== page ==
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  • Achondroplasia and pseudoachondroplasia are clinically and genetically distinct phenotypes that are among the most common human disorders resulting in short stature. Both are inherited as autosomal dominant conditions. Achondroplasia, the single most common form of human dwarfism, results in most cases from one of two very specific mutations in the gene encoding fibroblast growth factor receptor 3 (FGFR3). Pseudoachondroplasia is caused by a variety of mutations in the gene encoding cartilage oligomeric matrix protein (COMP). Both disorders are characterized by short-limb dwarfism, in which the affected person's arms and legs are relatively short compared to the height of the trunk. Disorders with clinical, radiographic, and molecular features in common with achondroplasia include hypochondroplasia, thanatophoric dysplasia (TD), and severe achondroplasia with developmental delay and acanthosis nigricans (SADDAN). Similarly, pseudoachondroplasia and multiple epiphyseal dysplasia (MED) are related.

  • The clinical manifestations of achondroplasia include rhizomelic short stature, frontal bossing with midface hypoplasia, short ribs, trident hand, limited elbow extension, and hyperextensible hips and knees. Infants may have a thoracolumbar kyphosis or gibbus. Spinal stenosis is a common complication in adulthood. Less frequent complications in childhood include cervicomedullary compression secondary to a small foramen magnum, hydrocephalus, and obstructive apnea secondary to small airways. Age-specific mortality is increased in the first 4 years of life and in the fourth to fifth decades.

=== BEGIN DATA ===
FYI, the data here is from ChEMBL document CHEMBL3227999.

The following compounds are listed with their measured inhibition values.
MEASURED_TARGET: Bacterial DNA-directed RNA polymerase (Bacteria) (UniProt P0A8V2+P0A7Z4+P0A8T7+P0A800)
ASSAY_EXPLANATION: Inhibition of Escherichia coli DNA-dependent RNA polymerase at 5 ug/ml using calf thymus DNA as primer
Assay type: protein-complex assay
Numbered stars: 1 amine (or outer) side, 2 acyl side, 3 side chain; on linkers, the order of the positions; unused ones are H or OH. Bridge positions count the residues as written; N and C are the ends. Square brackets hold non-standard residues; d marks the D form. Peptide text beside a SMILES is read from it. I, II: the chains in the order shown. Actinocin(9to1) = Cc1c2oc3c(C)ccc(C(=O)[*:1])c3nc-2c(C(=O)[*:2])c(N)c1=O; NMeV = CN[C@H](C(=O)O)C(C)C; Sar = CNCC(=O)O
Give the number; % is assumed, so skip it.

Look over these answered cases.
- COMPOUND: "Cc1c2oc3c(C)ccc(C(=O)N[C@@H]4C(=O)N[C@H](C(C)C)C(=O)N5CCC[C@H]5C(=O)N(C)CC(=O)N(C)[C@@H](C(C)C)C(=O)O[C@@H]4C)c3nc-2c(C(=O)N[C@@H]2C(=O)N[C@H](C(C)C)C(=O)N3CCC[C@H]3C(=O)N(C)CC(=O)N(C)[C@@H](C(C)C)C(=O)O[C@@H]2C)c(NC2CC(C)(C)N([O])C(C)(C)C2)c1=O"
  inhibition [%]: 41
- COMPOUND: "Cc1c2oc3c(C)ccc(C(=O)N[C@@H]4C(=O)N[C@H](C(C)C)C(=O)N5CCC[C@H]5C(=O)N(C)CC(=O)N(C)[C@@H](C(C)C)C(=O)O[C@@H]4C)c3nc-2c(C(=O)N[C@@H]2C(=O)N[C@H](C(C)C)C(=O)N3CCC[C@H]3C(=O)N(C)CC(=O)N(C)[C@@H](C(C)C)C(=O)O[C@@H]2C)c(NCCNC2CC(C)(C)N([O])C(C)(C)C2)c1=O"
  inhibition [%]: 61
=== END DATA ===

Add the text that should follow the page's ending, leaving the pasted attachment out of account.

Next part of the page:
• Homozygous achondroplasia is a neonatal lethal condition in which the skeletal manifestations of achondroplasia are exaggerated. Death is usually secondary to respiratory compromise or from cervical cord compression by a very small foramen magnum. In families where both parents have achondroplasia, the children are at 25 percent risk of inheriting the achondroplasia mutation from both parents, resulting in homozygous achondroplasia.

  • The phenotype of hypochondroplasia is similar to that of achondroplasia but milder in degree. The height curves overlap with those of the average population and spinal stenosis is infrequently observed. Learning disabilities may be more common among children with hypochondroplasia than among children with achondroplasia.

  • Thanatophoric dysplasia (TD), a neonatal lethal disorder, is the most severe of the FGFR3 phenotypes. Two types, designated TDI and TDII, are distinguishable on clinical and molecular grounds. The SADDAN phenotype is a recently recognized condition in the achondroplasia family of disorders.

  • Achondroplasia, hypochondroplasia, TDI, TDII, and the SADDAN phenotype are all caused by mutations in the FGFR3 gene. All are dominant phenotypes and most cases occur as a result of new mutation. Most, if not all, new mutations causing achondroplasia occur on the paternal allele.

  • The FGFRs are a family of four tyrosine kinase receptors. They have three immunoglobulin-like regions in the extracellular domain, a transmembrane domain, and a split intracellular tyrosine kinase domain. The different receptors bind fibroblast growth factors (FGFs) with variable affinity. Alternative splicing is a feature of FGFR RNA processing. The receptor monomers dimerize, in a step requiring heparin, before ligand may be bound. The dimerization process is promiscuous; any FGFR monomer may dimerize with any other.

  • FGFR3 has two splice forms depending on ...

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